Balaji Wafers Pvt Ltd
    Will the futures trading force several food processing industries in India to close shop? That is one concern many food-based industries are facing in India due to the soaring prices of agriculture commodities. Many industrialists in India believe that the main reason for the unprecedented rise in food items is due to futures trading.

    And the spurt in commodity prices is hurting not only the common man but also the industrial consumers like us. We, as a wafer making firm, our daily consumption of potato and gram dal is badly hit by the volatile speculative pricing of the commodities on commexes.

    We are a food processing company, making a range of food products under the brand name of Balaji Wafers. We started our business about 35 years ago in 1974. Since then, we have continued our growth and today we have become one of the leading potato wafer brands in India.

    There have been some foreign competitors, but we proved ourselves with our quality products and price competitiveness. However, in today’s scenario price competitiveness is putting pressure on the profit margins, thereby making it tough to sustain in the price rise situation. On the one hand there is a steep rise in the raw material prices and on the other we need to remain under the price limitations so as to stay in the market.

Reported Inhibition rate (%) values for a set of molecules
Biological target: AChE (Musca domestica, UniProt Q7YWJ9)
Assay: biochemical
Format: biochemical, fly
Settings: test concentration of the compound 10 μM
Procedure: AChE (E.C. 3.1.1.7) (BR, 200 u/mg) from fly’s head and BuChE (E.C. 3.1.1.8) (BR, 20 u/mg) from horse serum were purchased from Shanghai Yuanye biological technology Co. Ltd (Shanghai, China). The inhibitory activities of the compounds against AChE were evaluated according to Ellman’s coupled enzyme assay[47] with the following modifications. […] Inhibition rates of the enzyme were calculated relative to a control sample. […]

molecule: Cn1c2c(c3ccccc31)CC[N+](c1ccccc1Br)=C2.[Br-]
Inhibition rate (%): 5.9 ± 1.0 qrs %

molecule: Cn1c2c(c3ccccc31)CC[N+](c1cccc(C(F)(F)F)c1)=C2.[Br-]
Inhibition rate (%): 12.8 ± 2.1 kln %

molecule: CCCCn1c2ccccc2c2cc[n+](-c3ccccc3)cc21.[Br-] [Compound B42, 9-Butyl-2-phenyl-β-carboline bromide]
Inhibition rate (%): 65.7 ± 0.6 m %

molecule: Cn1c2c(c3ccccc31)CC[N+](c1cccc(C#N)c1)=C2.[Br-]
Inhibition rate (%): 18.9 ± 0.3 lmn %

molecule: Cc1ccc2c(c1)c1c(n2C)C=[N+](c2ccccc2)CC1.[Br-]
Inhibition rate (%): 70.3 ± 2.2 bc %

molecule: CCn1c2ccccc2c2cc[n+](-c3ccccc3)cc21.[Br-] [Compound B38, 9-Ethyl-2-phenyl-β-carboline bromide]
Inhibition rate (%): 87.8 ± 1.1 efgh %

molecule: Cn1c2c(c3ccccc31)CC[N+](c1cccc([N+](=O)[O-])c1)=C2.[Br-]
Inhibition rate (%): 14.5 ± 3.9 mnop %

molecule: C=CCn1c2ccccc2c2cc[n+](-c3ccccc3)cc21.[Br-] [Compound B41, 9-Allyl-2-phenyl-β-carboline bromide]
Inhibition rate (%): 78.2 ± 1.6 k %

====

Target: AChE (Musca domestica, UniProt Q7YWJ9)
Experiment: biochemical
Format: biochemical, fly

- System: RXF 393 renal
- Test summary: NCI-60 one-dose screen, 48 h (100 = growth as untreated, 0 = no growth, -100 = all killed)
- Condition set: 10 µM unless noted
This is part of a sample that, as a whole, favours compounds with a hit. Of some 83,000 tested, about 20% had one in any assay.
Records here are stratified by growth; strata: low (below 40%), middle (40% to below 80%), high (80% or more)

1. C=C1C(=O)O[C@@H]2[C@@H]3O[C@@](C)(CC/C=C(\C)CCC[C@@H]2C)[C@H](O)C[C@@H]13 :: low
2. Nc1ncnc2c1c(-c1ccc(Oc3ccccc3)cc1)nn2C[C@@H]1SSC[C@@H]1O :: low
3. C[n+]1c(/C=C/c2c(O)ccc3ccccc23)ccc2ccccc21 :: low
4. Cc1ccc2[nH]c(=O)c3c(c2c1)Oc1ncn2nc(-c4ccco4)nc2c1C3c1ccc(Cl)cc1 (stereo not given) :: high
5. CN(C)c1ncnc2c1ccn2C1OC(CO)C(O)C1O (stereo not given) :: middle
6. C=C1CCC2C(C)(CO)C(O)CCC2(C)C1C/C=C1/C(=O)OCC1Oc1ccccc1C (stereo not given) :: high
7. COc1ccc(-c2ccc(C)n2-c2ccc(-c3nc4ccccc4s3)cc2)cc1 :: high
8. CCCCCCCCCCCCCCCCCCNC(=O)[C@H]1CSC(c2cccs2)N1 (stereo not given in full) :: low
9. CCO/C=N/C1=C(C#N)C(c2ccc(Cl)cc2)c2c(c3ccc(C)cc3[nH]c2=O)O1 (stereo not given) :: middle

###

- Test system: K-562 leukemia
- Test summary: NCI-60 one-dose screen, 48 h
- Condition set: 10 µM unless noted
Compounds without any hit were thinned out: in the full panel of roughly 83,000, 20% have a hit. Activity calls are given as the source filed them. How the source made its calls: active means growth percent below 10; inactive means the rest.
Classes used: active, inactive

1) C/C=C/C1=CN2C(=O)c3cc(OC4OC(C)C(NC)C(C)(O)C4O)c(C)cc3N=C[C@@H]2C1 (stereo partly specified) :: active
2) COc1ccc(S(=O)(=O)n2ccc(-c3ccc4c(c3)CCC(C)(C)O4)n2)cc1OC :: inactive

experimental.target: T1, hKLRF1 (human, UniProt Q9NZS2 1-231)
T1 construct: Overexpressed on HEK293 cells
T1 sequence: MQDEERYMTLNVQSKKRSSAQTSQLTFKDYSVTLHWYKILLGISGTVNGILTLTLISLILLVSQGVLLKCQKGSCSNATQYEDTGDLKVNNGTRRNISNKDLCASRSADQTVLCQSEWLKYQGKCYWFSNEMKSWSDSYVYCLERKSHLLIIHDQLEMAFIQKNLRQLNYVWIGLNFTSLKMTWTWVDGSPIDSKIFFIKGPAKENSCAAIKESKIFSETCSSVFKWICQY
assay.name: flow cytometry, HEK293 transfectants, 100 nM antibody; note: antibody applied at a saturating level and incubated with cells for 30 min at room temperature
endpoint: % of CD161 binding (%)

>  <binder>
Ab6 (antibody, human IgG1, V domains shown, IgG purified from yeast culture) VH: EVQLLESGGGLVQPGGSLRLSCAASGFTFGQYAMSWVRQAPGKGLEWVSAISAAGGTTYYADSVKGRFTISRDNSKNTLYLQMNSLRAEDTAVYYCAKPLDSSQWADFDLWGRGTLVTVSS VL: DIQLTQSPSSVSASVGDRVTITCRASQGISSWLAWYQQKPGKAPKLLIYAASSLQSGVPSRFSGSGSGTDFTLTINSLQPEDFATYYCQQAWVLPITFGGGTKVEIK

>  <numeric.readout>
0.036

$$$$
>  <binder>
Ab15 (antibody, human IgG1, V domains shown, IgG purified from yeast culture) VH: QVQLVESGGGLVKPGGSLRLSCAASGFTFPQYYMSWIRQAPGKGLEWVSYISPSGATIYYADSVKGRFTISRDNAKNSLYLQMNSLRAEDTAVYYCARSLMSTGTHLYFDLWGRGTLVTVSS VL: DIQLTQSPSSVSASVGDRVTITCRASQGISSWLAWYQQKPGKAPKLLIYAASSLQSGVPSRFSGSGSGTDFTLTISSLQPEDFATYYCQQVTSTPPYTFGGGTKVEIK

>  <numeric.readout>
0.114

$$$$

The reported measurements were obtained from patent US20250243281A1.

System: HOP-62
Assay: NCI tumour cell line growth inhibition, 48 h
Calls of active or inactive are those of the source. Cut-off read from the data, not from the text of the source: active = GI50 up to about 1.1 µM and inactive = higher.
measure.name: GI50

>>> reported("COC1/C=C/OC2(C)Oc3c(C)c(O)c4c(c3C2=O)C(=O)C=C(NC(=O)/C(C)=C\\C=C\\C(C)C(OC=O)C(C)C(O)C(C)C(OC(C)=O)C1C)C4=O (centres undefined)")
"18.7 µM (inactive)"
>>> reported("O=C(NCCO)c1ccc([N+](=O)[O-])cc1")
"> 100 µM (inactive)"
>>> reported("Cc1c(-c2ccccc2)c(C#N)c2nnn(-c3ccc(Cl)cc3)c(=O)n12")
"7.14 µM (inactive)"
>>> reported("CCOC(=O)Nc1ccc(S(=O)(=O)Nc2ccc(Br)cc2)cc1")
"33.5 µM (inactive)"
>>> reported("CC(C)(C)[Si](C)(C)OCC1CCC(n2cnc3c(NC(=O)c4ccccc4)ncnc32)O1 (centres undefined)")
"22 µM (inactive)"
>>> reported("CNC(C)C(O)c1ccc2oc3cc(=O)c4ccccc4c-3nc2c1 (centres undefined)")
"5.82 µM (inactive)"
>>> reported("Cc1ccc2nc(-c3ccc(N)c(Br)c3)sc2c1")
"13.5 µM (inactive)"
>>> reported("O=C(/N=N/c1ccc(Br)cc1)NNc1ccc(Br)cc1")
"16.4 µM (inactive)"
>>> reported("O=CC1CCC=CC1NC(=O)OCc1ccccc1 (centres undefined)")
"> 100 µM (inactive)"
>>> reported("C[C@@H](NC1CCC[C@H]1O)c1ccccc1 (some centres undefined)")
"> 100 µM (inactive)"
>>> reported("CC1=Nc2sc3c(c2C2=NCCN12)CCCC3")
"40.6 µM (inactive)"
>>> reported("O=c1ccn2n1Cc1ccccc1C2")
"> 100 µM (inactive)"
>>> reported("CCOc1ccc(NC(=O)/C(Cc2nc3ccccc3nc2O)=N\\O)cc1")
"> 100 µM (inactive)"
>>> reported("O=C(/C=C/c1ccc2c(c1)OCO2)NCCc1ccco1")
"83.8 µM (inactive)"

Recently, we have observed that potato prices have gone up almost three times from its year-ago levels. Potato prices have touched Rs 25 per kg in recent months, which was about Rs 8 to Rs10 per kg a year back. Similarly, gram dal prices too have seen almost a 100% rise over past one year, from Rs 45 per kg to Rs 90 per kg in recent days.

    Now, the concern is not only restricted to dal and potato, even the spices have seen a steep rise in the recent past. For example, turmeric prices have more than doubled in past few months. This and many other spices, which are being traded on the commodities futures markets have been badly hit due to speculative prices. The overall price rise hurts the cost structure of the products we make and prompt us to reduce either the consumption or increase the price of our products.

    Our daily procurement of potato has been about 100 to 150 tonnes, while gram dal procurement has been around 10 tonnes per day. But the uncertainty of prices has caused a reduction in our daily intake to the tune of 25-30%. There are instances when we fail to procure the required quantity even by paying higher prices, because farmers have a tendency to hoard their produce to derive higher gains especially when the prices are rising. This impacts our daily procurement raising serious concerns about continuing our daily processing operations.
    I believe that the government’s policies for commodities trading, which is ought to serve the purpose of hedging for the large consumers has somewhat proved detrimental for the industry in the form of increased input cost and uncertainty of the required lot of raw materials at determined prices.